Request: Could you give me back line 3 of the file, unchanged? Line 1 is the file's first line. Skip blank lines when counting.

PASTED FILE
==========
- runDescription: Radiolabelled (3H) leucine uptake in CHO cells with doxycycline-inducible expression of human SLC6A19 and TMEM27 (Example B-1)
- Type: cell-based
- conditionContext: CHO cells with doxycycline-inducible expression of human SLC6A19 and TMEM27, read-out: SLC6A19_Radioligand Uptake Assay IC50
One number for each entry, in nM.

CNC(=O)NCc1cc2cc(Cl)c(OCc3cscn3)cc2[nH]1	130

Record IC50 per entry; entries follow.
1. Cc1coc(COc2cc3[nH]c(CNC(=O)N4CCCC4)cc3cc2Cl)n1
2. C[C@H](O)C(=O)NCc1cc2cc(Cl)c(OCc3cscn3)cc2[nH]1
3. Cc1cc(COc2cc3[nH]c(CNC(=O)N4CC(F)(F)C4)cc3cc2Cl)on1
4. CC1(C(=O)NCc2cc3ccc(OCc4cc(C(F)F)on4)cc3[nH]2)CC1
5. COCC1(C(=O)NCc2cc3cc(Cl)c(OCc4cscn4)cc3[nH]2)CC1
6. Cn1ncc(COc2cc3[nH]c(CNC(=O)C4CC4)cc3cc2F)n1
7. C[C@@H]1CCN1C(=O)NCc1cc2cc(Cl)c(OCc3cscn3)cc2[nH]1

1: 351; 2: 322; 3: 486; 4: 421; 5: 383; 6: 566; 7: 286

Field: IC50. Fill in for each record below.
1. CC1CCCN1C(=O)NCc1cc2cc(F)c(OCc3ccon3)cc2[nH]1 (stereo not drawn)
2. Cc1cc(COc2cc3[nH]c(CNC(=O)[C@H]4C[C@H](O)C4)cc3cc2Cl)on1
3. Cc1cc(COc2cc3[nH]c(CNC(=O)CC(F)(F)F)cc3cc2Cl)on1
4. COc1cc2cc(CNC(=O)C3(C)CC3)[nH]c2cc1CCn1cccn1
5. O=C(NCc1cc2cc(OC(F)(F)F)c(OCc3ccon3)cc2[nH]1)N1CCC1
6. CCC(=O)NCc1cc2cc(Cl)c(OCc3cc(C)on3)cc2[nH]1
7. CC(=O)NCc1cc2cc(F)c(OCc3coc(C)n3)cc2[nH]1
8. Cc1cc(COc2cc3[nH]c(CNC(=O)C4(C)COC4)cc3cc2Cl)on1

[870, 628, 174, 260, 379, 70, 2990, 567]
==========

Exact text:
- conditionContext: CHO cells with doxycycline-inducible expression of human SLC6A19 and TMEM27, read-out: SLC6A19_Radioligand Uptake Assay IC50